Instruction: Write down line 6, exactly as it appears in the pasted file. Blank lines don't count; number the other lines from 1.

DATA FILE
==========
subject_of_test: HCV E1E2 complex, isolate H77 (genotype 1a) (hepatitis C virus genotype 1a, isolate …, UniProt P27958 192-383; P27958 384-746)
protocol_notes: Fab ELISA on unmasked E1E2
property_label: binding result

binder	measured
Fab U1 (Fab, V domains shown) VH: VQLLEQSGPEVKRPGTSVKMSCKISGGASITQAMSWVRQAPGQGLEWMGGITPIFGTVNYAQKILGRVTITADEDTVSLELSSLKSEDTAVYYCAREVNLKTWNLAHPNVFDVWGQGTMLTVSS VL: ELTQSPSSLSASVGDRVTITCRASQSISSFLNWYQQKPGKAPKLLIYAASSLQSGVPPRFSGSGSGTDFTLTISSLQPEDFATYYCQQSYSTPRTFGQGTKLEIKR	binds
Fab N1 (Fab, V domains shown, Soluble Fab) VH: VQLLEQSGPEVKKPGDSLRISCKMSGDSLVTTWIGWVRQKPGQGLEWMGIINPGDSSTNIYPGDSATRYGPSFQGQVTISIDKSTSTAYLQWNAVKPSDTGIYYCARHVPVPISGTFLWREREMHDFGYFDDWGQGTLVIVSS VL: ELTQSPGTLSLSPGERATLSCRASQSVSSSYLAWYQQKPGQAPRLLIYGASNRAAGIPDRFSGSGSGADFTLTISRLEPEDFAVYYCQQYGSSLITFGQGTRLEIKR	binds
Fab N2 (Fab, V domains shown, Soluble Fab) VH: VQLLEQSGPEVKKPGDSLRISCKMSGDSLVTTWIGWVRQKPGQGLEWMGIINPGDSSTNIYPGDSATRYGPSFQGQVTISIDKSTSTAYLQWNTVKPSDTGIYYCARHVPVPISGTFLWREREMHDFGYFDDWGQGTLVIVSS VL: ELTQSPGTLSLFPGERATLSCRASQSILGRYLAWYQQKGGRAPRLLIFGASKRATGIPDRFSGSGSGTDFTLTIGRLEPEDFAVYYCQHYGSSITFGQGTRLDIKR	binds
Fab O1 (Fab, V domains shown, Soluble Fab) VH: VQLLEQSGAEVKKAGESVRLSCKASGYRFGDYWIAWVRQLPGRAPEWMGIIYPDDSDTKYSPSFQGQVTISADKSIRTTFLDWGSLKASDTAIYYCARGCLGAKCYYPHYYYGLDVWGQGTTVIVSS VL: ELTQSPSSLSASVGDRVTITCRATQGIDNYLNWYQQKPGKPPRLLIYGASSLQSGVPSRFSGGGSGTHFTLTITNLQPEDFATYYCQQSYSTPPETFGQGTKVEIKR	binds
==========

Fab N1 (Fab, V domains shown, Soluble Fab) VH: VQLLEQSGPEVKKPGDSLRISCKMSGDSLVTTWIGWVRQKPGQGLEWMGIINPGDSSTNIYPGDSATRYGPSFQGQVTISIDKSTSTAYLQWNAVKPSDTGIYYCARHVPVPISGTFLWREREMHDFGYFDDWGQGTLVIVSS VL: ELTQSPGTLSLSPGERATLSCRASQSVSSSYLAWYQQKPGQAPRLLIYGASNRAAGIPDRFSGSGSGADFTLTISRLEPEDFAVYYCQQYGSSLITFGQGTRLEIKR	binds